Recent Commission decisions on infringements of EU laws
    Infringement cases – free movement of capital

  13. Where can I find information on national laws on capital movements?
    There is no single website with this information for all EU countries.
    But you can use the N-Lex portal to search individual countries' legislative databases (in the national languages)

  14. Where can I find information on the transitional measures that apply when a country joins the EU?
    Acts of accession and protocols – free movement of capital
    New EU member countries – 2004 and 2007

  15. Can a non-EU citizen take an EU country to court for violating the free movement of capital?
    – this right is not limited to EU nationals. Example – cases C-163/94, C-165/94 and C-250/94, Sanz de Lera

  16. What kinds of restrictions does EU law allow on buying agricultural land and forests in ‘new’ member countries?
    Certain countries that joined the EU in 2004-07 have been allowed to temporarily maintain restrictions on this until the following dates (not inclusive):
    1 May 2011
    1 January 2014
    1 May 2014
    1 May 2016

    After the dates above, these countries will have to comply with EU law on such purchases.
    EU Court of Justice rulings on acquisition of real estate/farmland

    Relevant cases

    C-182/83 Fearon, C-302/97 Konle, C-423/98 Albore, C-515/99 Reisch, C-300/01 Salzmann, C-452/01 Ospelt, C-370/05 Festersen.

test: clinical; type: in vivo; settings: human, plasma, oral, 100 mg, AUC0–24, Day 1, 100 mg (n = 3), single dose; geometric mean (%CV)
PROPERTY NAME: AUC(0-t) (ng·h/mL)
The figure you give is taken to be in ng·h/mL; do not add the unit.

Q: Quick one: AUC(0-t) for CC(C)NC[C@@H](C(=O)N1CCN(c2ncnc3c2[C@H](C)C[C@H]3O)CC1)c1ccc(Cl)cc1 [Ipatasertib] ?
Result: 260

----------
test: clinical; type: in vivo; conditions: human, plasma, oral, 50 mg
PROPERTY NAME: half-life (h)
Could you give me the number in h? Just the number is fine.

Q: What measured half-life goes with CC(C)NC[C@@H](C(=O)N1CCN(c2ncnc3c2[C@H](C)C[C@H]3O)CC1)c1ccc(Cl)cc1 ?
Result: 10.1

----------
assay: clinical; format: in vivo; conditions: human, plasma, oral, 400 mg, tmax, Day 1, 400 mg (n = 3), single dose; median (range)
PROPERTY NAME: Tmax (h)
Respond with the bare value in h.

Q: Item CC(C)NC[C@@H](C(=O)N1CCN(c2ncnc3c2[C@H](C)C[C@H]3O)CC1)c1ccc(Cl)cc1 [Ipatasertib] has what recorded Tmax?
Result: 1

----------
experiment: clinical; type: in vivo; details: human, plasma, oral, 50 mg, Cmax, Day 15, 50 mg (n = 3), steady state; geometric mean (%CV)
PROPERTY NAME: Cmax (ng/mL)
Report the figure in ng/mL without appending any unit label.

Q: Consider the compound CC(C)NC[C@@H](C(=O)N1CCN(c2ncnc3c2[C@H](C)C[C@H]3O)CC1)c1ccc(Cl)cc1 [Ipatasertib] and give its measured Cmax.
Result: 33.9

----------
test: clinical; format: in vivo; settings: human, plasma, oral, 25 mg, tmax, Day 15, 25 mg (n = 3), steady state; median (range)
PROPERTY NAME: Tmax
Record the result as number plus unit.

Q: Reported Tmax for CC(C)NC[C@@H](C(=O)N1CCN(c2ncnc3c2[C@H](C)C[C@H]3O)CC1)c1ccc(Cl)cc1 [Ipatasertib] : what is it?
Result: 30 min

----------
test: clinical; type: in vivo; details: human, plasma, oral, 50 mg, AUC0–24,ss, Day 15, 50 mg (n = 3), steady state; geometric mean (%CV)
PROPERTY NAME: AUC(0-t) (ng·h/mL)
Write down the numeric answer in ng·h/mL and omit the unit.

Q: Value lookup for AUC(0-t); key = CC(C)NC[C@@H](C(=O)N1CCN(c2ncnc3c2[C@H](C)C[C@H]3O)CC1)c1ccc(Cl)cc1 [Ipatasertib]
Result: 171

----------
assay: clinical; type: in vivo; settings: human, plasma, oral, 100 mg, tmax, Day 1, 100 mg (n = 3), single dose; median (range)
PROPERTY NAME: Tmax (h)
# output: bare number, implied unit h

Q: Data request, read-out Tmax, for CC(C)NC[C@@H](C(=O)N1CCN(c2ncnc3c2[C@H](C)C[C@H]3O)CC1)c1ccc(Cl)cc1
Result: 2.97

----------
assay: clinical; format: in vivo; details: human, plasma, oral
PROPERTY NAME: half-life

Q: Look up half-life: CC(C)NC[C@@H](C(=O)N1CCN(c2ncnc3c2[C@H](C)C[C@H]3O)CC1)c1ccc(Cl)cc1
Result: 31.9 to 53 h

17. The EU is against golden shares, but is there a specific law that actually prohibits countries from holding them?
    NO – this is not banned outright, but is highly restricted. Public authorities are only allowed to enjoy special rights in privatised companies ("golden shares") under very specific conditions.
    Article 63 of the Treaty prohibits all restrictions on capital movements and payments between EU countries, as well as between EU countries and non‑EU countries. This principle – which golden shares might violate – requires no further implementing legislation, such as an EU directive or a national law.

    The EU Court of Justice has ruled (for example in Case C-98/01) that special rights:
    • affect the position of a person acquiring a shareholding
    • might deter potential direct investment and affect market access
    • restrict the freedoms of capital movement (Article 63) and establishment (Article 49).

    See also:
    Legal framework and case law
    Special rights in privatised companies – 2005 EU reportpdf Choose translations of the previous link 
    Satisfactory progress in eliminating unjustified special rights Choose translations of the previous link  (press release, 2005)